Martial Arts Body Composition

If we analyze the body structure of the top athletes in every sport, we find certain trends.

For example, it would be unlikely to find a highly accomplished basketball player that is under six feet tall. There will always be some outliers, however, players should take advantage of the "cards they were dealt" and pursue a sport where their body type is preferred. At the same time, body composition can be tailored to an extent through training for the specific sport. Below, I will share some insight related to the martial arts and how the sport karate competitor can utilize their body composition in order to achieve the most success inside the ring.

Everyone is different- it's literally in our DNA. Your DNA can predispose you to certain traits that will express themselves throughout life. Your DNA will determine your skeletal frame. What you're given, you have to work with- so let's use it to the utmost. There are three different body types that exist: ectomorph, endomorph, and mesomorph. Ectomorphs have a long and lean body structure, meaning they hold very little body fat, but also don't possess as much muscle. Endomorphs tend to hold a lot of fat but also a lot of muscle and because of this they can easily put on weight. The last body type, mesomorph is a combination of the two; a solid structure that is not overweight but at the same time is not underweight either. It's important to understand your body type this way you can make adjustments to your training to excel in any sport. Keep in mind that body types look differently not only due to genetics, but also because of the ratio of type I to type II/IIx fibers made from methods of training.

Muscle Types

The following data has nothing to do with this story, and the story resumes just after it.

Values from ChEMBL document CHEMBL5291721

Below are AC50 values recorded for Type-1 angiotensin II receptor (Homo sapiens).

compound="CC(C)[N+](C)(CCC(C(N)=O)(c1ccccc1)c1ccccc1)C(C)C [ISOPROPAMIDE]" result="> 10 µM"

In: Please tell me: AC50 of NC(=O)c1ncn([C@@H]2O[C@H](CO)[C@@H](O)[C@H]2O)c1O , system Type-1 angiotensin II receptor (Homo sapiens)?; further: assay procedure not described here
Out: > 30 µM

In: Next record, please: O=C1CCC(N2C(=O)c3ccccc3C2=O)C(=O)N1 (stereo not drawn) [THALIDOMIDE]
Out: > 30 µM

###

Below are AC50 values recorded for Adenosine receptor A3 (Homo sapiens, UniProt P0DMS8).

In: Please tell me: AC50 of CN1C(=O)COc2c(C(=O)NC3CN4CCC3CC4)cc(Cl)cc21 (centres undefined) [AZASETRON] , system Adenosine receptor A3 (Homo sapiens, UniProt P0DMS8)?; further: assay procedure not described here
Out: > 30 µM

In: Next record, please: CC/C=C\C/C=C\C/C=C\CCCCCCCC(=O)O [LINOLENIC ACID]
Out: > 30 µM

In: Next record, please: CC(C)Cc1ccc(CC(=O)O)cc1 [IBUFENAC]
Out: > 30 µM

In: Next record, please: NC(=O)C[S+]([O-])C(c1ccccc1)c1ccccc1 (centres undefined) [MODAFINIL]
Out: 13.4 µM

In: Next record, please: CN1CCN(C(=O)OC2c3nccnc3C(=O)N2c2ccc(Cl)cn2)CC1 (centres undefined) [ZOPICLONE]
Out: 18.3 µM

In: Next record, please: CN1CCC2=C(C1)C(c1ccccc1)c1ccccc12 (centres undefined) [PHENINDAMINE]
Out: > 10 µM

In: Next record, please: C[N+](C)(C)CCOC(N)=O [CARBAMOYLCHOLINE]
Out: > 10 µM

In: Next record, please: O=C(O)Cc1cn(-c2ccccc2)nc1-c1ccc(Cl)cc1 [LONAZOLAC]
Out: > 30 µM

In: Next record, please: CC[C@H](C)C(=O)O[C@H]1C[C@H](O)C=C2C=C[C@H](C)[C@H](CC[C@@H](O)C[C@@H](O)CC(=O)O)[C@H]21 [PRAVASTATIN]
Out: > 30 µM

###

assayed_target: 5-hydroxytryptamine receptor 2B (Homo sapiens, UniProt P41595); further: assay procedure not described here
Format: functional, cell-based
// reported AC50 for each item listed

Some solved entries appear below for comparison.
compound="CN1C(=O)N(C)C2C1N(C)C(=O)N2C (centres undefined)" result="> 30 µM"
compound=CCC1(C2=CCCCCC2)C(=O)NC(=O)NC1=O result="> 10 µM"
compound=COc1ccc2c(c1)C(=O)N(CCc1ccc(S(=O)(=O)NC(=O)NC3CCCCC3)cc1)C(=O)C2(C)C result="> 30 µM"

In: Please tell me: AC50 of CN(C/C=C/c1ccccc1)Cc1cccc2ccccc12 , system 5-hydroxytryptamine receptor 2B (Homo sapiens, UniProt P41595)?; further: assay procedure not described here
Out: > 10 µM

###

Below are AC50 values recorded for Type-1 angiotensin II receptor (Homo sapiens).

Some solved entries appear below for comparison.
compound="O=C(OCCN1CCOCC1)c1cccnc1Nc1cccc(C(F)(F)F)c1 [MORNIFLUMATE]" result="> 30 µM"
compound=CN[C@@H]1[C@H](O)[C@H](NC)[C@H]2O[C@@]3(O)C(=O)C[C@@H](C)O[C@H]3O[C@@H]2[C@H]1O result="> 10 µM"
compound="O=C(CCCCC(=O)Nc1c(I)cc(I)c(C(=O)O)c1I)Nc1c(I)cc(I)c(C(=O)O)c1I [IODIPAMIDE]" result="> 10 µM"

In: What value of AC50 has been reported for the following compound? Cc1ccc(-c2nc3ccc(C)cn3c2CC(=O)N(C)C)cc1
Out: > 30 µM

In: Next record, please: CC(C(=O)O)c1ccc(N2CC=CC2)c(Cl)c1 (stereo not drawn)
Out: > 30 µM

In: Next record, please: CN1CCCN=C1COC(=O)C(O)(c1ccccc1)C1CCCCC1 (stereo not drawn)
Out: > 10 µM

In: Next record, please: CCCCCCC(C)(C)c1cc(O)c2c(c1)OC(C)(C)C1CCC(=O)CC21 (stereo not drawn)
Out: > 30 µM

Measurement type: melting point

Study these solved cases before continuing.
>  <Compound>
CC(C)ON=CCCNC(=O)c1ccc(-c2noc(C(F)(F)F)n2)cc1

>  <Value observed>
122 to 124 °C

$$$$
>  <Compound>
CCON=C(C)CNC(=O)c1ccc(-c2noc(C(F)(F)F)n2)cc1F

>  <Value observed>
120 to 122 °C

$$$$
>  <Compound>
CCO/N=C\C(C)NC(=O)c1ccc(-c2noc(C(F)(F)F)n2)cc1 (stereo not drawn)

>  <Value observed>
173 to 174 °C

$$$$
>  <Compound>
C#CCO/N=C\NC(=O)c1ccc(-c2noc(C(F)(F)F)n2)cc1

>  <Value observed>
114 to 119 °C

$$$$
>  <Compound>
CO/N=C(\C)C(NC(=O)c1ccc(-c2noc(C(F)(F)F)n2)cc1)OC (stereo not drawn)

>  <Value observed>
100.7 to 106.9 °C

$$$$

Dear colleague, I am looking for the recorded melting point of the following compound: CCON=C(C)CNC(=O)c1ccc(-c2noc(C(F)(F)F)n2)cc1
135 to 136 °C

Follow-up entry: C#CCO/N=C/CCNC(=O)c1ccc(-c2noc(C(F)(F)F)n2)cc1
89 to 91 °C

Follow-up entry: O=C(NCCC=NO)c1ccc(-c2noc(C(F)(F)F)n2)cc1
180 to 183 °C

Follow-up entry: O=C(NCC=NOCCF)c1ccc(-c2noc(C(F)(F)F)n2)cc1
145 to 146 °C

Briefly breaking this down, type I fibers are smaller in size, they produce a low amount of force, but they don't fatigue quickly. Type II fibers are the largest in size, produce great force, and fatigue at a moderate rate. Type IIx fibers are large, produce the highest amount of force production, but fatigue the greatest. Speed and power are two of the most crucial components to having a fundamentally solid performance in sport karate. It may be easier for some to have greater speed, just as it may be easier for others to generate more power. The smaller framed, ectomorph competitor would have an easier time accumulating speed whether that is through hand combinations, twisting in the air during tricks, or utilizing weapon techniques. They also most likely possess more type I fibers in their musculature. If you find yourself with this body type make sure you focus on speed drills during your practices, because this component in your forms will make you stand out. Some examples of these include fast chop punch drills, plyometric exercises (quick jumping exercises), and spinning your weapon at a significant rate for a specific amount of time. If your body frame is a bit more muscular and solid, you'd want to be going for power in your routines, showing off hard hitting punches and strikes. For this, lifting heavier weights is encouraged as well as other exercises like medicine ball slams and variations of squats (these are just a couple examples). This competitor may also have more type II/IIx fibers which is why even though they may not be as fast, they can punch stronger than someone who is smaller. This is not to say that lean ectomorphs cannot work on building more muscle to generate more power, and that solid mesomorphs cannot train agility drills to work on their speed. (Note that through training you can facilitate fiber types to have some characteristics of both, but the fiber type cannot fully change from one to the other).

Do not be discouraged, this article is meant to inform the martial artist about their individual body type in order to facilitate proper training. Once you understand what works for your body then you can focus in on your forms and have confidence owning your individual style.

Black Belt Magazine has a storied history that dates back all the way to 1961, making 2021 the 60th Anniversary of the world's leading magazine of martial arts. To celebrate six decades of legendary martial arts coverage, take a trip down memory lane by scrolling through some of the most influential covers ever published. From the creators of martial art styles, to karate tournament heroes, to superstars on the silver screen, and everything in between, the iconic covers of Black Belt Magazine act as a time capsule for so many important moments and figures in martial arts history. Keep reading to view the full list of these classic issues.

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